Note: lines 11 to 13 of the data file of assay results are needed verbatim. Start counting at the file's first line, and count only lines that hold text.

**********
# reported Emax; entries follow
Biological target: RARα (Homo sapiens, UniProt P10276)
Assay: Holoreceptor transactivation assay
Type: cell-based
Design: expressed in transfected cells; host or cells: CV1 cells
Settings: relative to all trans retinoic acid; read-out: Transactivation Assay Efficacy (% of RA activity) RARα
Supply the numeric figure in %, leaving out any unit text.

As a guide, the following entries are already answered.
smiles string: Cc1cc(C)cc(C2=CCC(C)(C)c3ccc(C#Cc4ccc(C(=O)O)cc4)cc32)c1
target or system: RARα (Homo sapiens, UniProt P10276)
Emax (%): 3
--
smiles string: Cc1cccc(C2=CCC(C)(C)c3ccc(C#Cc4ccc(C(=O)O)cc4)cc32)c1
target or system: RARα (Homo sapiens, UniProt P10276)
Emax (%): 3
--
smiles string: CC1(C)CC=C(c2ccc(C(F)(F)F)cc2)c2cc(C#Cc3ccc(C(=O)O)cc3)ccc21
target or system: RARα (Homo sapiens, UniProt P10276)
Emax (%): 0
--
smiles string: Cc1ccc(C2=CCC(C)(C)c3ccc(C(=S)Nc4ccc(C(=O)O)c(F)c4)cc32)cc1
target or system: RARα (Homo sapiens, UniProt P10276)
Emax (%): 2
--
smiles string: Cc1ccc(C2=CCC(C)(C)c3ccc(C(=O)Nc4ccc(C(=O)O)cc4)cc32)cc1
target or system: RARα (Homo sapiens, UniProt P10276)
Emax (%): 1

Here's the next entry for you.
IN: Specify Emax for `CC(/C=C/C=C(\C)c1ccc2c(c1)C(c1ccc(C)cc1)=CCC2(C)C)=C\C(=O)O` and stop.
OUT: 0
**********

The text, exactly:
Emax (%): 3
--
smiles string: Cc1cccc(C2=CCC(C)(C)c3ccc(C#Cc4ccc(C(=O)O)cc4)cc32)c1